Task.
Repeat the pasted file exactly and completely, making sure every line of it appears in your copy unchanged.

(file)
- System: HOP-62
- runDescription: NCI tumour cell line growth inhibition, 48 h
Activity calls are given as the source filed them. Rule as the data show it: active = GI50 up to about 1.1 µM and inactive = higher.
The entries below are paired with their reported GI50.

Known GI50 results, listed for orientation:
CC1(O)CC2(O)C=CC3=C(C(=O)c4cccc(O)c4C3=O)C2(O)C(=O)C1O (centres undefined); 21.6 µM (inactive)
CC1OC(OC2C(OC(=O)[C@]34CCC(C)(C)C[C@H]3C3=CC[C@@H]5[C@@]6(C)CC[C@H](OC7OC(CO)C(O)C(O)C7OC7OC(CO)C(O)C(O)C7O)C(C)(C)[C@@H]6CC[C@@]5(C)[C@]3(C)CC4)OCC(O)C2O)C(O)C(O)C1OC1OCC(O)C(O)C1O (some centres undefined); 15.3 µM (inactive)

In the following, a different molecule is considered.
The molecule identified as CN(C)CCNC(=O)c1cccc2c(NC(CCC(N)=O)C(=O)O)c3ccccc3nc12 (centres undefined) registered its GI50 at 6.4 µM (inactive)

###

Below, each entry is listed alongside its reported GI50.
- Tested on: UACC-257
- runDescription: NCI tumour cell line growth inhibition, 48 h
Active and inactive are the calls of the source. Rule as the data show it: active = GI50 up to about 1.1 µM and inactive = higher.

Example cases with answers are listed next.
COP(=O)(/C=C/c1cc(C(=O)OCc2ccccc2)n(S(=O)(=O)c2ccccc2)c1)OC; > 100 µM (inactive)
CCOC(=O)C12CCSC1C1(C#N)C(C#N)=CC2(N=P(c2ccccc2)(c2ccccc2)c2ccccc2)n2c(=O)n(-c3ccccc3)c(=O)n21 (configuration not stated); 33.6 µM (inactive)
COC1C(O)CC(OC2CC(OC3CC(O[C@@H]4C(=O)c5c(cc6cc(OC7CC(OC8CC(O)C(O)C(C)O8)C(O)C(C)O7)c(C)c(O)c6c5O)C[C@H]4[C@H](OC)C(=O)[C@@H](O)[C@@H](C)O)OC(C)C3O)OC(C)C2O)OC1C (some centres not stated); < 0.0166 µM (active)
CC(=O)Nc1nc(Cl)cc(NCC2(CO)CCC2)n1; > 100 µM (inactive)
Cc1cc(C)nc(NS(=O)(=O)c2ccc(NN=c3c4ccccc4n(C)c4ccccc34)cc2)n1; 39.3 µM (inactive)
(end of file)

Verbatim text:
- System: HOP-62
- runDescription: NCI tumour cell line growth inhibition, 48 h
Activity calls are given as the source filed them. Rule as the data show it: active = GI50 up to about 1.1 µM and inactive = higher.
The entries below are paired with their reported GI50.

Known GI50 results, listed for orientation:
CC1(O)CC2(O)C=CC3=C(C(=O)c4cccc(O)c4C3=O)C2(O)C(=O)C1O (centres undefined); 21.6 µM (inactive)
CC1OC(OC2C(OC(=O)[C@]34CCC(C)(C)C[C@H]3C3=CC[C@@H]5[C@@]6(C)CC[C@H](OC7OC(CO)C(O)C(O)C7OC7OC(CO)C(O)C(O)C7O)C(C)(C)[C@@H]6CC[C@@]5(C)[C@]3(C)CC4)OCC(O)C2O)C(O)C(O)C1OC1OCC(O)C(O)C1O (some centres undefined); 15.3 µM (inactive)

In the following, a different molecule is considered.
The molecule identified as CN(C)CCNC(=O)c1cccc2c(NC(CCC(N)=O)C(=O)O)c3ccccc3nc12 (centres undefined) registered its GI50 at 6.4 µM (inactive)

###

Below, each entry is listed alongside its reported GI50.
- Tested on: UACC-257
- runDescription: NCI tumour cell line growth inhibition, 48 h
Active and inactive are the calls of the source. Rule as the data show it: active = GI50 up to about 1.1 µM and inactive = higher.

Example cases with answers are listed next.
COP(=O)(/C=C/c1cc(C(=O)OCc2ccccc2)n(S(=O)(=O)c2ccccc2)c1)OC; > 100 µM (inactive)
CCOC(=O)C12CCSC1C1(C#N)C(C#N)=CC2(N=P(c2ccccc2)(c2ccccc2)c2ccccc2)n2c(=O)n(-c3ccccc3)c(=O)n21 (configuration not stated); 33.6 µM (inactive)
COC1C(O)CC(OC2CC(OC3CC(O[C@@H]4C(=O)c5c(cc6cc(OC7CC(OC8CC(O)C(O)C(C)O8)C(O)C(C)O7)c(C)c(O)c6c5O)C[C@H]4[C@H](OC)C(=O)[C@@H](O)[C@@H](C)O)OC(C)C3O)OC(C)C2O)OC1C (some centres not stated); < 0.0166 µM (active)
CC(=O)Nc1nc(Cl)cc(NCC2(CO)CCC2)n1; > 100 µM (inactive)
Cc1cc(C)nc(NS(=O)(=O)c2ccc(NN=c3c4ccccc4n(C)c4ccccc34)cc2)n1; 39.3 µM (inactive)